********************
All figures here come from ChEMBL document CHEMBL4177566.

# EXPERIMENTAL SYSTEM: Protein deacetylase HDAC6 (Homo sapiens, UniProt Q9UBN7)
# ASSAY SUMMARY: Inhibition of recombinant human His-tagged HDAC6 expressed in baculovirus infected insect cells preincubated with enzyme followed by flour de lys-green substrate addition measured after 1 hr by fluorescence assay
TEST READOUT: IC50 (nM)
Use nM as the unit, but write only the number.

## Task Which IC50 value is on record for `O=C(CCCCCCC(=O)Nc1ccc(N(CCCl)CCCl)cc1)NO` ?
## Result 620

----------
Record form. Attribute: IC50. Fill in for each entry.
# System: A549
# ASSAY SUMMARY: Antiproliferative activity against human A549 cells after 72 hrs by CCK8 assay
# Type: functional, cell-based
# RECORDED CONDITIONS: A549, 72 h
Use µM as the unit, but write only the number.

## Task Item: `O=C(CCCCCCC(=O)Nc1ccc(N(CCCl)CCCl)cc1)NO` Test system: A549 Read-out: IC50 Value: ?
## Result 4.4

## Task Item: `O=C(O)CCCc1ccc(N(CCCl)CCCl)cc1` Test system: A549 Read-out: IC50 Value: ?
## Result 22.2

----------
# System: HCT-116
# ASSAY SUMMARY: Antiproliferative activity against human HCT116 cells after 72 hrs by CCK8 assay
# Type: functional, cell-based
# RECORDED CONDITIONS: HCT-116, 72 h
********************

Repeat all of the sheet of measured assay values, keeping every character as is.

All figures here come from ChEMBL document CHEMBL4177566.

# EXPERIMENTAL SYSTEM: Protein deacetylase HDAC6 (Homo sapiens, UniProt Q9UBN7)
# ASSAY SUMMARY: Inhibition of recombinant human His-tagged HDAC6 expressed in baculovirus infected insect cells preincubated with enzyme followed by flour de lys-green substrate addition measured after 1 hr by fluorescence assay
TEST READOUT: IC50 (nM)
Use nM as the unit, but write only the number.

## Task Which IC50 value is on record for `O=C(CCCCCCC(=O)Nc1ccc(N(CCCl)CCCl)cc1)NO` ?
## Result 620

----------
Record form. Attribute: IC50. Fill in for each entry.
# System: A549
# ASSAY SUMMARY: Antiproliferative activity against human A549 cells after 72 hrs by CCK8 assay
# Type: functional, cell-based
# RECORDED CONDITIONS: A549, 72 h
Use µM as the unit, but write only the number.

## Task Item: `O=C(CCCCCCC(=O)Nc1ccc(N(CCCl)CCCl)cc1)NO` Test system: A549 Read-out: IC50 Value: ?
## Result 4.4

## Task Item: `O=C(O)CCCc1ccc(N(CCCl)CCCl)cc1` Test system: A549 Read-out: IC50 Value: ?
## Result 22.2

----------
# System: HCT-116
# ASSAY SUMMARY: Antiproliferative activity against human HCT116 cells after 72 hrs by CCK8 assay
# Type: functional, cell-based
# RECORDED CONDITIONS: HCT-116, 72 h